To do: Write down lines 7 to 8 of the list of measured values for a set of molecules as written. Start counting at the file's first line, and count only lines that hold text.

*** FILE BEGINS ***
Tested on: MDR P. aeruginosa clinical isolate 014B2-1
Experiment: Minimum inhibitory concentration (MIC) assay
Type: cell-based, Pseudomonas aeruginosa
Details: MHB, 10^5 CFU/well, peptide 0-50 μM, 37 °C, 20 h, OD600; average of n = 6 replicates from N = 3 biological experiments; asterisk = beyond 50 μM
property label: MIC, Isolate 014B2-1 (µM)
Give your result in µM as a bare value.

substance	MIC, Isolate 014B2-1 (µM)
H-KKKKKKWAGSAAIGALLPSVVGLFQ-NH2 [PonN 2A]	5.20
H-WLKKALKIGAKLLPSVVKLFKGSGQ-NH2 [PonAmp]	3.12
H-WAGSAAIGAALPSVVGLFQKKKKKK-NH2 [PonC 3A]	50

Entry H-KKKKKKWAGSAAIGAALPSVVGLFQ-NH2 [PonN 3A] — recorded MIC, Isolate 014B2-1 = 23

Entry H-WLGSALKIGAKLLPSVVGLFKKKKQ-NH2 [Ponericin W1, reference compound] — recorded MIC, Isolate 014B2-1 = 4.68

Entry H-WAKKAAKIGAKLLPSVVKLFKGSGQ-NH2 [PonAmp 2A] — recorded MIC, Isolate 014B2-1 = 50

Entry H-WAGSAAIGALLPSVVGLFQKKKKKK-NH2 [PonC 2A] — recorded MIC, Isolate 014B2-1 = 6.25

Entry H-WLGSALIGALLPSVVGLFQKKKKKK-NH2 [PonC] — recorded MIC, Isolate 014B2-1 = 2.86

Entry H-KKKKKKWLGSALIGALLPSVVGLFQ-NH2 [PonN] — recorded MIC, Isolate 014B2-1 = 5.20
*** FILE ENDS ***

substance	MIC, Isolate 014B2-1 (µM)
H-KKKKKKWAGSAAIGALLPSVVGLFQ-NH2 [PonN 2A]	5.20